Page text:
What Is Vulnerability In A Relationship And Why It Is Important

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It is common for people to attach vulnerability in a relationship with a weakness tag. Also, most individuals like to stay in vanity to avoid revealing too many things to anyone. But, vulnerability is not a sign of weakness; it could instead make you stronger. While in a relationship, being vulnerable is a key factor of a personality and could help you get closer to your partner.

If you want to build a long-lasting and inseparable bond in a relationship, it is time to withdraw your shield to an extent to bring out your vulnerable self. Although it requires a lot of courage to reveal feelings and other personal thoughts to someone, it is crucial and beneficial to open up in a relationship.

Read on to explore more about vulnerability and how to be aptly vulnerable in relationships.

What Is Vulnerability?

Vulnerability is the ability to let down your guard around people. It entails emotionally exposing yourself to others. You need to have a lot of courage to open up to someone, even your partner, and it involves undergoing a lot of uncertainty and exposing yourself to risk to a certain extent. Many people find it frightening to share personal things or their innermost thoughts and fears with others.

So, how is vulnerability good for your relationship? Let’s discuss the various aspects of vulnerability in a relationship.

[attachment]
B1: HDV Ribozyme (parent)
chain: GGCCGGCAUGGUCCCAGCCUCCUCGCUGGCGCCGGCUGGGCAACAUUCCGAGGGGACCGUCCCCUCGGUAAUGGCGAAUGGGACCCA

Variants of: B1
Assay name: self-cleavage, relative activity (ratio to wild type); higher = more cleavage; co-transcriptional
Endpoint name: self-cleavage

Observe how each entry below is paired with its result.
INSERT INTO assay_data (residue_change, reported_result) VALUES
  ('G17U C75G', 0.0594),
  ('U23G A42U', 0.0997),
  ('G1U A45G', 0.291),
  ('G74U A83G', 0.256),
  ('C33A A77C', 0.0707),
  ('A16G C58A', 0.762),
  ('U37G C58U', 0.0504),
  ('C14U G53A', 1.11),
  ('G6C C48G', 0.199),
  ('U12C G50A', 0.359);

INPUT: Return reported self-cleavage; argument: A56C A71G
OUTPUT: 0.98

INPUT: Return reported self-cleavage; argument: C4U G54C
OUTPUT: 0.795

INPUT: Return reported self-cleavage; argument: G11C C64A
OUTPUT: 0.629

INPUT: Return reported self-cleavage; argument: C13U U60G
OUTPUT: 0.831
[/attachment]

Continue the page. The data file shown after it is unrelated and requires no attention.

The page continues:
At the beginning of any relationship, you try to get an idea of how the other person is, and thus, there is a lot of information sharing that happens. However, most of the information you share in the initial stages may not carry much weight because all you are concentrating on is not scaring away the person you like by providing too many details about your personal life.

However, as the relationship progresses, and when you feel you can trust your partner, you might want to share something deeper with them. Being vulnerable in a relationship implies letting down your walls and being completely honest with them.

Examples Of Being Vulnerable In A Relationship

Being vulnerable in a relationship could mean different things for different people. Here are some common examples of being vulnerable in a relationship.

  • Sharing your deepest, darkest thoughts with someone
  • Sharing a secret about yourself that you have not told anyone else
  • Apologizing for doing something wrong without being passive-aggressive
  • Telling someone they have hurt you
  • Being able to celebrate victory and defeat with them
  • Risking rejection by sharing your personal thoughts and emotions
  • Telling someone you need some space

How To Be Vulnerable In A Relationship?

Being honest to someone is easier said than done. Many of us fear being judged, and that stops us from being vulnerable in a relationship.

However, if you have decided to be vulnerable in your relationship to build intimacy or forge a deeper bond, here is how you can do it within limits.

1. Recognize your strengths and flaws

Before you open up about yourself to someone, introspect and know about yourself first. Identify your strengths and flaws and accept them before you expose yourself to others.